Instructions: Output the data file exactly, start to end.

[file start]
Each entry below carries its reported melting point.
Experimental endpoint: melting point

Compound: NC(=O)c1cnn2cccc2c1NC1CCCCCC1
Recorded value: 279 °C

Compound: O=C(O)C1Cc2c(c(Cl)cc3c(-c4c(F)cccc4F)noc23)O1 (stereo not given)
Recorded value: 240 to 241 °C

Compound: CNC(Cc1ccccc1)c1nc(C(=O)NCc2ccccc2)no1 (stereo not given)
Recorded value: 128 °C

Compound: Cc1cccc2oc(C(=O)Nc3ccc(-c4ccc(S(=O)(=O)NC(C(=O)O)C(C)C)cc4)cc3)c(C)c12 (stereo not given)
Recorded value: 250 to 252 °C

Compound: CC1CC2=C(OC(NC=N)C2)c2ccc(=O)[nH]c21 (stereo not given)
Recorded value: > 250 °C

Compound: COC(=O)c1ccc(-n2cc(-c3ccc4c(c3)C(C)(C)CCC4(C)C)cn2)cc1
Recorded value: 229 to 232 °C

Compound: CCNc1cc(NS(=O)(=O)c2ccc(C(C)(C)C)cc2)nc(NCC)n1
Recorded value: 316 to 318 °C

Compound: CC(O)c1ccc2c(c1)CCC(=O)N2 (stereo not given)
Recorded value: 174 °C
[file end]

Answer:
Each entry below carries its reported melting point.
Experimental endpoint: melting point

Compound: NC(=O)c1cnn2cccc2c1NC1CCCCCC1
Recorded value: 279 °C

Compound: O=C(O)C1Cc2c(c(Cl)cc3c(-c4c(F)cccc4F)noc23)O1 (stereo not given)
Recorded value: 240 to 241 °C

Compound: CNC(Cc1ccccc1)c1nc(C(=O)NCc2ccccc2)no1 (stereo not given)
Recorded value: 128 °C

Compound: Cc1cccc2oc(C(=O)Nc3ccc(-c4ccc(S(=O)(=O)NC(C(=O)O)C(C)C)cc4)cc3)c(C)c12 (stereo not given)
Recorded value: 250 to 252 °C

Compound: CC1CC2=C(OC(NC=N)C2)c2ccc(=O)[nH]c21 (stereo not given)
Recorded value: > 250 °C

Compound: COC(=O)c1ccc(-n2cc(-c3ccc4c(c3)C(C)(C)CCC4(C)C)cn2)cc1
Recorded value: 229 to 232 °C

Compound: CCNc1cc(NS(=O)(=O)c2ccc(C(C)(C)C)cc2)nc(NCC)n1
Recorded value: 316 to 318 °C

Compound: CC(O)c1ccc2c(c1)CCC(=O)N2 (stereo not given)
Recorded value: 174 °C